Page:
In the previously safe Labour seat of Heywood and Middleton, UKIP came within 600 odd votes of beating Labour. It was very poor result from a Labour perspective- and ironically came on the 40th anniversary of one of the party's most impressive victories- in the October 1974 general election. As Labour licked its wounds in Greater Manchester, BBC Parliament was showing a replay of the election night coverage from forty years ago. I hope Ed Miliband was watching- as there’s lots that Labour could learn from the stance his party took in 1974.

In 1974 British politics, as now, was in a state of flux. The Conservatives and Labour faced a renewed challenge not only from a revitalised Liberal Party, but from a growing Nationalist movement in Scotland. An election in February 1974 had resulted in a photo finish – with Labour winning just four more seats than the Conservatives, who had been in power since June 1970. Labour leader Harold Wilson returned to 10 Downing Street at the head of a minority government, but in October he went to the country again, to try to get a workable majority. He knew that the election was once again going to be a close run thing- and realised that his party’s promise of a referendum on EEC membership could be the decisive factor. It was the Conservatives, under Edward Heath, who had taken Britain into the then Common Market in 1973, but a majority of Wilson’s party- and in the country at large, were for staying out. There was also a wing of the Conservative party which opposed membership too.

Harold Wilson and Enoch Powell in 'urinal exchanges' 

The shrewdest of political operators, Wilson knew that Euro-scepticism, or rather EEC-scepticism, was where the votes were in 1974. The leading Conservative opponent of Britain‘s entry into the Common Market, and the flag-bearer of the Tory right was Enoch Powell, a charismatic, if controversial political figure, who had a sizeable public following. Wilson had some informal discussions with Powell, in 1973, in the toilets of the House of Commons. ‘Some rather crucial encounters took place in the gentlemen’s loo in the Commons’, revealed Powell’s Parliamentary Secretary Peter Clarke many years later. ‘I remember Mr Powell coming from one of these urinal exchanges very pleased that Harold Wilson had understood his allusions that we wanted to see the Conservative Party defeated.’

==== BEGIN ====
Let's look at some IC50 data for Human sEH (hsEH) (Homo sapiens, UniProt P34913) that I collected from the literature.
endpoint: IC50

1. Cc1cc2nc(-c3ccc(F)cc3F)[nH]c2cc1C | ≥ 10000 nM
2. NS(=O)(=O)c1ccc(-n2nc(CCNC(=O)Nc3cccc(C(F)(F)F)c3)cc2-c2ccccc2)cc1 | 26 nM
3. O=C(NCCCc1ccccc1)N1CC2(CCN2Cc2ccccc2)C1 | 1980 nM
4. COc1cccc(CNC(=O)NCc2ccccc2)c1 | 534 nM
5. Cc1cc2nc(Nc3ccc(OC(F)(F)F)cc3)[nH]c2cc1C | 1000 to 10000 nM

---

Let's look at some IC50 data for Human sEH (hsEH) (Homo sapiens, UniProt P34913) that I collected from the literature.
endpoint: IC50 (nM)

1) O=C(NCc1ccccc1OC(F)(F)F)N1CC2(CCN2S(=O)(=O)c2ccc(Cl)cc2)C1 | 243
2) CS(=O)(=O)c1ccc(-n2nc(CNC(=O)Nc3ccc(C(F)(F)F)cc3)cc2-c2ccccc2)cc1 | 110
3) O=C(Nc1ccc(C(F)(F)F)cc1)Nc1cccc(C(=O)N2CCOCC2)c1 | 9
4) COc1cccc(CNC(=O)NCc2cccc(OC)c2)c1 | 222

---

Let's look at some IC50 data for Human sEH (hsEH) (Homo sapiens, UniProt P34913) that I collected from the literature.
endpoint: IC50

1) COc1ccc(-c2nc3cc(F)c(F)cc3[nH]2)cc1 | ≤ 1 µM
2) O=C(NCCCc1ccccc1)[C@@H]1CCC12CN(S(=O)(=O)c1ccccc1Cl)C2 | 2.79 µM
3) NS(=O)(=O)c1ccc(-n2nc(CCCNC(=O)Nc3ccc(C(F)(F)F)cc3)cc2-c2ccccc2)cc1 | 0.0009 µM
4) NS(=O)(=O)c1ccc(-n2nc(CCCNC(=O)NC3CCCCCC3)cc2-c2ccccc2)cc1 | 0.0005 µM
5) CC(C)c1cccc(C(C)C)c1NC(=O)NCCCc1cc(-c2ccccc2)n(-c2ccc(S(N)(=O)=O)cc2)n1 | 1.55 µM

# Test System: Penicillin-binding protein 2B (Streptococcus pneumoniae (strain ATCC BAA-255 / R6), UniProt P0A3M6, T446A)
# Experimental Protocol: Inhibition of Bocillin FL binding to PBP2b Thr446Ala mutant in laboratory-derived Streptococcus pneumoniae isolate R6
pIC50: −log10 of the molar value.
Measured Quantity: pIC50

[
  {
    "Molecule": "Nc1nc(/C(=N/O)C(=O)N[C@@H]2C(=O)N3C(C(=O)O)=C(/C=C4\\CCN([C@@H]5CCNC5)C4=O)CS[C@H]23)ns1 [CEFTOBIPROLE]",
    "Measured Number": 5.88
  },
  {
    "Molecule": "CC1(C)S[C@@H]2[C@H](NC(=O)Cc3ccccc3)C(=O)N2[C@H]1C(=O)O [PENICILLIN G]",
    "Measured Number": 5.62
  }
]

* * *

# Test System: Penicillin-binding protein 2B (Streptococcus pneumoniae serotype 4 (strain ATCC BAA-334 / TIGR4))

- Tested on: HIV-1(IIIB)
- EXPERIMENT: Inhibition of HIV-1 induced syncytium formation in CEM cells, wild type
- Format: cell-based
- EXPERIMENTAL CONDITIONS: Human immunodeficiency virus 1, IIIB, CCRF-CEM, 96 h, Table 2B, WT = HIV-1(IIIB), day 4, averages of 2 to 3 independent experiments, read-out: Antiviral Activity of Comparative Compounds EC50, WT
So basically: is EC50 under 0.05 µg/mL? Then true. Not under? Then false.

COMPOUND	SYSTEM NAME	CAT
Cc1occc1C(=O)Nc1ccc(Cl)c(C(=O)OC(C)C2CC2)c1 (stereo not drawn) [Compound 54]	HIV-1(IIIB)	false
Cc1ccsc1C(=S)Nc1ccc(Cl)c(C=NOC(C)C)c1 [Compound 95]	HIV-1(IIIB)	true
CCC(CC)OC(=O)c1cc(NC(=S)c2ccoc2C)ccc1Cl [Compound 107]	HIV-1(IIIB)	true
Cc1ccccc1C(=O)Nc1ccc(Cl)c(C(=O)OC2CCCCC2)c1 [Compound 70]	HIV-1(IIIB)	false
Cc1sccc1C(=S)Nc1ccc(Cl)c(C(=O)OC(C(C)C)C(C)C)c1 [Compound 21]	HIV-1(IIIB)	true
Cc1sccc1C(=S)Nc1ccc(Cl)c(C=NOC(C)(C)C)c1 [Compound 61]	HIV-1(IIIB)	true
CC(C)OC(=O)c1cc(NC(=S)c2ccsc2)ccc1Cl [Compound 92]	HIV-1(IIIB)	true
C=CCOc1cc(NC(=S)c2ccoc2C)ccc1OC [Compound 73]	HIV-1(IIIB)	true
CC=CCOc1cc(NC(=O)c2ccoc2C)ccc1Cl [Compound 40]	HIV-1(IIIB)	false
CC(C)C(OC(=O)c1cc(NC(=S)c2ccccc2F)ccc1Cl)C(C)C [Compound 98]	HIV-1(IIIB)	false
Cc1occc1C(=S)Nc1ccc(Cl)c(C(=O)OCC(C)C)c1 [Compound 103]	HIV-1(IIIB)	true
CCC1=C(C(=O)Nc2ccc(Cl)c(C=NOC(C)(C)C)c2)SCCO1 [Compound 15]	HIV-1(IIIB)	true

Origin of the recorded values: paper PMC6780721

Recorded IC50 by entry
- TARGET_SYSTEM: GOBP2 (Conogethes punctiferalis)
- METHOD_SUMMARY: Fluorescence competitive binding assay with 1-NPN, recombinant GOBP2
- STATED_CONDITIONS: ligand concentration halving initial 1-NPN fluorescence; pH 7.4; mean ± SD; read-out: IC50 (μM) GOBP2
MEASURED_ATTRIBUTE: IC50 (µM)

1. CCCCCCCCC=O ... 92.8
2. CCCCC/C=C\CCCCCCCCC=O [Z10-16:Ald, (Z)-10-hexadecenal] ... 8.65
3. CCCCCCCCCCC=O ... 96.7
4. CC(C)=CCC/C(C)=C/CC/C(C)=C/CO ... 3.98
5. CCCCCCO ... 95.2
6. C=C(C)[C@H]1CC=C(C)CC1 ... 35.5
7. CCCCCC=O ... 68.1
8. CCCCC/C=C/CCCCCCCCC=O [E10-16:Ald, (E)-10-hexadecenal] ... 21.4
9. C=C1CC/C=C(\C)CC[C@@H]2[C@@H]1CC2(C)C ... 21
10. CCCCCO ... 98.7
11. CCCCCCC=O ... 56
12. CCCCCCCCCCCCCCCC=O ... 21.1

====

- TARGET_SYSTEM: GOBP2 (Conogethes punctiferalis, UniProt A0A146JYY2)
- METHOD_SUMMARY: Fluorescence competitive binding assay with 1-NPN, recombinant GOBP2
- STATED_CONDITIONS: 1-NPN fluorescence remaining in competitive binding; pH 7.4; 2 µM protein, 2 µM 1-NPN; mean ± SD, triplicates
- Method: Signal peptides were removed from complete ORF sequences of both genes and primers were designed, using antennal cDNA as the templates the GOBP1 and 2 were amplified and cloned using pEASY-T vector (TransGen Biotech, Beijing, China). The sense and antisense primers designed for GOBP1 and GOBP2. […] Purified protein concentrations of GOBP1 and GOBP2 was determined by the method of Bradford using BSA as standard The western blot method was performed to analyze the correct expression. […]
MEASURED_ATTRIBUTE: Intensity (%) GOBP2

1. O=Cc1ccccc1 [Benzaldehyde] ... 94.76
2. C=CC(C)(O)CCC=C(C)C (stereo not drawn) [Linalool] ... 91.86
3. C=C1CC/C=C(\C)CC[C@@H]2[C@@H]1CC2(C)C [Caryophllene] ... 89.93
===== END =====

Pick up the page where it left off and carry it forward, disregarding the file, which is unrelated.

The result of these ‘urinal exchanges’ between Powell and Wilson were hugely beneficial to Labour.

Powell caused a sensation in February 1974 by resigning from the Tories and urging people to vote Labour, because of their pledge to consult the British public directly on Europe.

The issue of the EU referendum "has been raised at every public meeting I’ve attended", the Labour peer Lord Shinwell told the BBC on election night in October 1974. "At a meeting I went to last night in North Ealing, the predominant issue was the Common Market and the issue of a referendum", he said.

"Politicians ... denying to the electorate the right to decide"

The elections expert and professor of government, Vernon Bognador wrote that Labour's commitment to a referendum on Europe "may have contributed to their two election victories in 1974: certainly it defused what could have been a deep popular resentment against politicians who were denying to the electorate the right to decide so central an issue".

Have a read of the last part of the Bognador quote again. Labour’s referendum pledge was important because it showed the public that there were some politicians who were prepared to give them the right to decide on an extremely important issue. The referendum commitment, together with other populist economic policies, such as the extension of public ownership and higher taxes on the wealthy, enabled Labour to legitimately claim in 1974 to be the ‘people’s party’- a mantle which UKIP are claiming for themselves in 2014. Labour’s unashamedly populist programme, with a pledge to hold a public vote on Europe at its heart, would appal leader writers on posh newspapers today- but it helped return Harold Wilson to Downing Street.

Ed Miliband ought to adopt a similar position today- and stop taking his cue from elite commentators whose views are laughably out of touch with the man and woman in the street. Labour’s current refusal to commit to a referendum on Europe, is clearly playing into UKIP’s hands- as last week’s by-election result showed.. The party has only got a few months to change its position- and take a more EU-sceptic line, (along with the adoption of other populist economic policies, such as re-nationalisation of the railways), or else it faces the very real possibility of losing seats to UKIP in its heartlands- which could very well prevent it from returning to power in 2015. Harold Wilson, the cleverest political operator of the post-war era, won four elections out of five, but if Ed Miliband doesn’t change tack on Europe, he might not even win one.

(VoR)